Social media lessons for utilities

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The exponential rate at which the Internet of Things and all the different communication outlets are growing has changed the traditional landscape, and is forcing utilities to add resources to keep up with customer needs and demands. In today’s world, customers expect utilities to have a presence on social media presence. Further, they expect to be notified via these outlets any time they may be affected by a utility issue — for example, natural disasters.

Randi Zuckerberg on Social Media

Credit: Okky.novianto/Wikimedia Commons

Natural disasters have provided utilities lessons on the need to keep their customers informed. Social media has become an important (if not the most important) tool for utilities to stay in touch with their customers.

“Customer support in this day and age is a totally new beast,” Randi Zuckerberg, founder and CEO of Zuckerberg Media, explained at DistribuTECH earlier this year. “Good news travels further and faster than before. But bad news also travels faster and further than ever before,” spreading through posts on Facebook, Twitter, and numerous other social media outlets.

“When the power goes out, people aren’t just reaching for their candles anymore, they are reaching for their phone,” she explained.

To solve the problem, it’s important for energy companies to think like media companies because, in essence, “you are all now media companies,” Zuckerberg contends.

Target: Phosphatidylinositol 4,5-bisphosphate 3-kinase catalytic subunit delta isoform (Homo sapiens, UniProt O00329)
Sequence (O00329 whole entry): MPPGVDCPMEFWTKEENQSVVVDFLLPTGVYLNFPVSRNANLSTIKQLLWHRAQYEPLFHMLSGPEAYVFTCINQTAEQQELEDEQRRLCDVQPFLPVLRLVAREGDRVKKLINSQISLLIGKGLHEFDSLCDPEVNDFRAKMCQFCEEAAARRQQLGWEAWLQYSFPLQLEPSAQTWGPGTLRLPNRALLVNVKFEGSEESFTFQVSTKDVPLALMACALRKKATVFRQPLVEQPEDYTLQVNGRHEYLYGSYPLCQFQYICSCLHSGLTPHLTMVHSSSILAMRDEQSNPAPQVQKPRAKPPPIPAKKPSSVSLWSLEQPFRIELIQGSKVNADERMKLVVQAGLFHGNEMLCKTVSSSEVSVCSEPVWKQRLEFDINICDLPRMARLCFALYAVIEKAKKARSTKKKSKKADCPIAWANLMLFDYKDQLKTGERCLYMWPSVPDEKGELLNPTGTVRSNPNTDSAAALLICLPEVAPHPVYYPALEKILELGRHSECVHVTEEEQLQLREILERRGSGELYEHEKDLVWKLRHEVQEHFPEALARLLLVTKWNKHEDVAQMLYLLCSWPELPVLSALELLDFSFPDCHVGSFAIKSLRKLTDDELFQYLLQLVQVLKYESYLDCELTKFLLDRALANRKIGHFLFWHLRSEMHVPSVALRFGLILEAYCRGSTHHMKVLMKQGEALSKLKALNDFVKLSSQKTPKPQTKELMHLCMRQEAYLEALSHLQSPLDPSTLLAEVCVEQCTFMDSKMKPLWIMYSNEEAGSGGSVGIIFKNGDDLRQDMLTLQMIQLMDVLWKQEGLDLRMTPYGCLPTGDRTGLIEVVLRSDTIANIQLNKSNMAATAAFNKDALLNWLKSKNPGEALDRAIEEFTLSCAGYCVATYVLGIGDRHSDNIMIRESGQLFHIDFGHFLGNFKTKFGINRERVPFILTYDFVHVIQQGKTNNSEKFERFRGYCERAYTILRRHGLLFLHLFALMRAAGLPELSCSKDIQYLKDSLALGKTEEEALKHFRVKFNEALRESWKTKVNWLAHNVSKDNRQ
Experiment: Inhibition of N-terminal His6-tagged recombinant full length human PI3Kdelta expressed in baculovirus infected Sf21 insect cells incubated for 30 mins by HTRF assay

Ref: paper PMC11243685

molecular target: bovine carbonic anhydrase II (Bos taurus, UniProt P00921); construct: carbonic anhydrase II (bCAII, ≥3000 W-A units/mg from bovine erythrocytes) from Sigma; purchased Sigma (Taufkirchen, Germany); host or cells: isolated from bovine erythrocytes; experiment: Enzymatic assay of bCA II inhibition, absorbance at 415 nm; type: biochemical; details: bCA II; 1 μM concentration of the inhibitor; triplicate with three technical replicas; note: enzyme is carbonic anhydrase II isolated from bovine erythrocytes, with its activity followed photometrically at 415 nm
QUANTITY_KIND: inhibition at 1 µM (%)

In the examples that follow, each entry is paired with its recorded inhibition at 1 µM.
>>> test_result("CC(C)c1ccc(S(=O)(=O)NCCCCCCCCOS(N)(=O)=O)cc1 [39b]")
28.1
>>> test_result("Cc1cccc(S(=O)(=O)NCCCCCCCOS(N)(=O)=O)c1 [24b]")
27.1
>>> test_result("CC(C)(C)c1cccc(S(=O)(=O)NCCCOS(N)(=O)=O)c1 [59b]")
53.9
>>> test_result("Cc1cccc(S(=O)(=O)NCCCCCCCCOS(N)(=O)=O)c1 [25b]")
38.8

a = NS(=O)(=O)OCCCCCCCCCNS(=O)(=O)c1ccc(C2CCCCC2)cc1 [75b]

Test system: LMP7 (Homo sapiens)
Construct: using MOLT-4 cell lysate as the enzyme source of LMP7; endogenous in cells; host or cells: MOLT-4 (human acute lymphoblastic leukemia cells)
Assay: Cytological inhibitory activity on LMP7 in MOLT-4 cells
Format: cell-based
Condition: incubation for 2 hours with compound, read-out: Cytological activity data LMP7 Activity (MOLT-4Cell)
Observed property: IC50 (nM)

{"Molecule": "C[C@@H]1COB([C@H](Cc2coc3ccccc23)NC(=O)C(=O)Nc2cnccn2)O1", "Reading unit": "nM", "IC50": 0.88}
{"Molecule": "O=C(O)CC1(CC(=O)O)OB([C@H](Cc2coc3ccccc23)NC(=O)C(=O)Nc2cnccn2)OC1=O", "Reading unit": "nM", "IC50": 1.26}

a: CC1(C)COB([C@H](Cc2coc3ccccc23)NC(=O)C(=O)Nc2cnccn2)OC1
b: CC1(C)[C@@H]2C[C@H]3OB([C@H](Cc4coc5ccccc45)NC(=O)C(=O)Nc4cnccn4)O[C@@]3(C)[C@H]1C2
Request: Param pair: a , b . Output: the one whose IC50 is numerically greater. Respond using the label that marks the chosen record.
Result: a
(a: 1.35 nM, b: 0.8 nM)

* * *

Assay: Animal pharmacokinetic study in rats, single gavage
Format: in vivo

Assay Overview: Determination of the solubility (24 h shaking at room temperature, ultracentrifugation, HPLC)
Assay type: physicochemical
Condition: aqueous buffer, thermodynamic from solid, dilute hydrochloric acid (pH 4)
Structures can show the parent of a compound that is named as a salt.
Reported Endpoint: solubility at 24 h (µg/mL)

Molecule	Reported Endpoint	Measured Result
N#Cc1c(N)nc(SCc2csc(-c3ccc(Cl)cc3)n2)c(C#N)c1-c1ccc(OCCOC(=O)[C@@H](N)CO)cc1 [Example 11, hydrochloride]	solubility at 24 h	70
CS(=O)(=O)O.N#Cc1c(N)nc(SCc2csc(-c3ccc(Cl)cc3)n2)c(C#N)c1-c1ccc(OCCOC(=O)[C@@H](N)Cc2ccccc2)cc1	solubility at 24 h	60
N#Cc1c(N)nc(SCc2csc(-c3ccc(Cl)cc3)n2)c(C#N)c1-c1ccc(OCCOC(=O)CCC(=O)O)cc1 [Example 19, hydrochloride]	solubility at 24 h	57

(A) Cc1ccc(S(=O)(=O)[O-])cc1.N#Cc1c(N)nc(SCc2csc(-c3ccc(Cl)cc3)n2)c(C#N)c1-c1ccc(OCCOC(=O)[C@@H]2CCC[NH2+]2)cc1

During Hurricane Andrew there were no iPads or smartphones and most people didn’t even have cell phones. Since then, utility companies have evolved along with the technology and have learned how to better communicate with their customers.

Natural disasters have also made clear the need for utilities to work together to grow the technologies to engage their customers. That collaboration is never as important as in a natural disaster. After Hurricane Sandy, those barriers were broken down out of necessity, and customers all across the country saw what can happen when utilities work together.

“The great thing about our industry is that we help each other when we have a problem,” said Michael Yackira, CEO of NV Energy. “In our industry we have, for many decades, worked together to restore power when there is a problem in our system.”

While utilities from all over the country traveled to the East Coast to help out during the crisis, they found they were running into political roadblocks. Yackira said their teamwork helped address government barriers and find “a new way to approach restoration.”

“We worked with the Department of Energy and Homeland Security, and other areas of the federal government, to assure that when we were rolling from state to state there wouldn’t be problems along the way,” he explained. “We had 67,000 employees from various — outside the Northeast — utilities, go to the Northeast and restore power. Power was restored in almost record time.”